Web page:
And Chevy has, umn, errrr.
I like Chevys. My first car was a Chevelle, and for a long time, I drove a Cavalier RS that was one of my favorite cars. Even though they took the government money, I want them to succeed, because I’d miss them if they were gone.
Chevy has all the parts in place to create a car that would dominate the hot hatch market: Thanks to the technology behind the cars of F1 and Le Mans, the days of the performance hybrid are upon us. Right now, however, all that technical know-how is either locked up in the lofty realms of hypercars or wasted on lackluster mishmashes like the CR-Z.
You’d get the nostalgia market with the name, the middle-aged suburban road warrior market with the hatchback and the mileage, and the young tuners with the cool tech and capability for hacking and upgrading. Plus, ever since the demise of Pontiac, there is NOTHING in the entire lineup of GM vehicles in this niche, so you’d only be taking sales from your competitors, not your other car lines. Chevy knows how to build a hot hatch: They built one back in the 70’s (before most of today’s tuners were even born), did it again during 90’s and they can do it again.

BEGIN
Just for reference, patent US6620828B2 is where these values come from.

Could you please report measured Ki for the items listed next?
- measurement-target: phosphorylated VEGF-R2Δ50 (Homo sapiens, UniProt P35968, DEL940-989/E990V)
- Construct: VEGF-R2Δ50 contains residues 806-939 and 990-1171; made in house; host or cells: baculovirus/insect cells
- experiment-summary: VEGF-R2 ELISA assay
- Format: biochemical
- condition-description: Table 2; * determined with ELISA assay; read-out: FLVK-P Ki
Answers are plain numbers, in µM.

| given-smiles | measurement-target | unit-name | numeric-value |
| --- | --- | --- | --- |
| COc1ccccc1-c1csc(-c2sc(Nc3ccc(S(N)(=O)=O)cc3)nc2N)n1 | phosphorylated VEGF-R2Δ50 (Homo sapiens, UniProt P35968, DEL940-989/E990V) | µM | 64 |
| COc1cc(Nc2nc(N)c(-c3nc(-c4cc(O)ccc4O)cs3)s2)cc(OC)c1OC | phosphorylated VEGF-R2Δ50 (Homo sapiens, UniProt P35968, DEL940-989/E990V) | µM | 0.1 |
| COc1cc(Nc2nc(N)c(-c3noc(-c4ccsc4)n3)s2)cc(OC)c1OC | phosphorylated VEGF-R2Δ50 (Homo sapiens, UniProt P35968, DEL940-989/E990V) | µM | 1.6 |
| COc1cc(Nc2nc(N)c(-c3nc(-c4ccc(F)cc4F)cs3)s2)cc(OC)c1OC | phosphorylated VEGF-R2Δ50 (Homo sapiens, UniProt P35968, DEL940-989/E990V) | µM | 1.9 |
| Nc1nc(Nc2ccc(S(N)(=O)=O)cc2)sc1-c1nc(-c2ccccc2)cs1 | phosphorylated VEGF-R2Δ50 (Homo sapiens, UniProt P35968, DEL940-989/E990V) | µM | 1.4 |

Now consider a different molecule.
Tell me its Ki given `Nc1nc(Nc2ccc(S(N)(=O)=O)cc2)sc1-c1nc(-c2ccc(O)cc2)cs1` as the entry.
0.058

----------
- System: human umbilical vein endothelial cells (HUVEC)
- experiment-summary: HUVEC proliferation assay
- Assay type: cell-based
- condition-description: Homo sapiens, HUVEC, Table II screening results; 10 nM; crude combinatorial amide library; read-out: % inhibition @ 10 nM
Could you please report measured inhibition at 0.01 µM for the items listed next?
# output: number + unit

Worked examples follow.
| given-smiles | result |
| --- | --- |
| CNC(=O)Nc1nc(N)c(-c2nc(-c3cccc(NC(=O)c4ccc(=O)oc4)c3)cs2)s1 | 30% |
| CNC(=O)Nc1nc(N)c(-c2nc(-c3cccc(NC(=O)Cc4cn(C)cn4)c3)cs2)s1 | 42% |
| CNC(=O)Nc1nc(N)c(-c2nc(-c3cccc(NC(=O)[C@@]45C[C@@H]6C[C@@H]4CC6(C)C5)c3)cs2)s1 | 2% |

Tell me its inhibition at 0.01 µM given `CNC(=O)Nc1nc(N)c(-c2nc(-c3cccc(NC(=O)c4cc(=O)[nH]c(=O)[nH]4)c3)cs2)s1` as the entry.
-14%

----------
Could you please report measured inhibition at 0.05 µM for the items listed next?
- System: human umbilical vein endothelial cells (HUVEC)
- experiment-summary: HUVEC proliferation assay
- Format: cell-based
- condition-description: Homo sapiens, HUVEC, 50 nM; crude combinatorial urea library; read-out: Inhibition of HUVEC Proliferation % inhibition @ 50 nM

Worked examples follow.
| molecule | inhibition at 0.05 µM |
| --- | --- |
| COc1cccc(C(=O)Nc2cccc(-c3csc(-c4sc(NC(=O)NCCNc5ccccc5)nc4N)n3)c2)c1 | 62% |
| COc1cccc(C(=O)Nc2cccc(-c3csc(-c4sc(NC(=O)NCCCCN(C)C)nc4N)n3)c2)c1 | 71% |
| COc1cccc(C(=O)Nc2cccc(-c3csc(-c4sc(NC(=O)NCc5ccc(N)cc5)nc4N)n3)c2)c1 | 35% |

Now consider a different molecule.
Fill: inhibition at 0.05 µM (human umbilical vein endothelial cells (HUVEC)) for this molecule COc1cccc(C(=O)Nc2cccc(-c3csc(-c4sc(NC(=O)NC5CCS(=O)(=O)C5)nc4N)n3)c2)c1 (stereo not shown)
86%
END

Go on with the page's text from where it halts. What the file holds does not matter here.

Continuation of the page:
Ok, Chevy, it’s a win-win-win-win situation. Go for it.